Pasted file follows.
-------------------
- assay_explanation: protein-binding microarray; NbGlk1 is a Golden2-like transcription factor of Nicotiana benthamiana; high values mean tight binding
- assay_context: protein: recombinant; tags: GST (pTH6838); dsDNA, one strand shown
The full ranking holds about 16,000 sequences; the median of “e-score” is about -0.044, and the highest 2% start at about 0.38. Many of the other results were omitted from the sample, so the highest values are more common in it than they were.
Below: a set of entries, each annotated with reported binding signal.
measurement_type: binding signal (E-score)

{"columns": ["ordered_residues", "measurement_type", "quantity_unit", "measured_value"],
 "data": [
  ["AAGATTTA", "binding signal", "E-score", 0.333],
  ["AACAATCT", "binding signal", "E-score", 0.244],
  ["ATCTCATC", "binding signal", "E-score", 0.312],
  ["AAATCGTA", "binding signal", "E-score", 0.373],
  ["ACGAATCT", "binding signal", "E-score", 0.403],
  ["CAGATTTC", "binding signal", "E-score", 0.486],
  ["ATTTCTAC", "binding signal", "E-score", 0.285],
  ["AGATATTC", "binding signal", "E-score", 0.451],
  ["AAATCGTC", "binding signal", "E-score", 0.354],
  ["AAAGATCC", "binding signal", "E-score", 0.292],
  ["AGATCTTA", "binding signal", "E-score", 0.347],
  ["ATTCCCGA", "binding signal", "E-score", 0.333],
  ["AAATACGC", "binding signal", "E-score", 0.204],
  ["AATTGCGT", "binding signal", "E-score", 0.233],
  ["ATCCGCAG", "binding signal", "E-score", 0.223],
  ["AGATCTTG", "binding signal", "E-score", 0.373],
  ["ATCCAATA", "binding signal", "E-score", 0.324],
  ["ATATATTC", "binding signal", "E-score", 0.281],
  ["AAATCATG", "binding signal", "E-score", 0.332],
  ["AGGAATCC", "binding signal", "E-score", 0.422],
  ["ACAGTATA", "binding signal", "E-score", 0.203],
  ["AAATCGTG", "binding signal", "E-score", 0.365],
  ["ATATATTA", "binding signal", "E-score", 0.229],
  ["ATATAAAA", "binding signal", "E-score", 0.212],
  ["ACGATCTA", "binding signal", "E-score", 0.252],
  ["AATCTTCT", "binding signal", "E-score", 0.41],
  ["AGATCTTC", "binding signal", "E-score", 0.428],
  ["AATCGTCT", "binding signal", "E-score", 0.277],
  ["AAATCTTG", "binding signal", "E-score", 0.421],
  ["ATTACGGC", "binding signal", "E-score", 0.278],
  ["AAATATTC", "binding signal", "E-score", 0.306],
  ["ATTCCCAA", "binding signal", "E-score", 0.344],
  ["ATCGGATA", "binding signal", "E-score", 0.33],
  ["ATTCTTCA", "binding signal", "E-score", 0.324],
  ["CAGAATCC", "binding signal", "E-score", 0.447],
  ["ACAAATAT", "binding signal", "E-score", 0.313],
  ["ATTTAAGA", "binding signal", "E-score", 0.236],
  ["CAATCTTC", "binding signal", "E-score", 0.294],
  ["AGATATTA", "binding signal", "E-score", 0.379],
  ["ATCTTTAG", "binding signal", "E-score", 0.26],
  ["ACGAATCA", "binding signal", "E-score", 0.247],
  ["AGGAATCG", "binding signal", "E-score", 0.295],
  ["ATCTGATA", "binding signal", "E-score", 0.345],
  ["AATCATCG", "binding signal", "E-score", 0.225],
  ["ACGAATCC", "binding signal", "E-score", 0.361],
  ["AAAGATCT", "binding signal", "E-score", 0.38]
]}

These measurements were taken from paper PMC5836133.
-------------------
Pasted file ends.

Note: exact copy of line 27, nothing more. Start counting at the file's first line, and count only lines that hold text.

  ["AGGAATCC", "binding signal", "E-score", 0.422],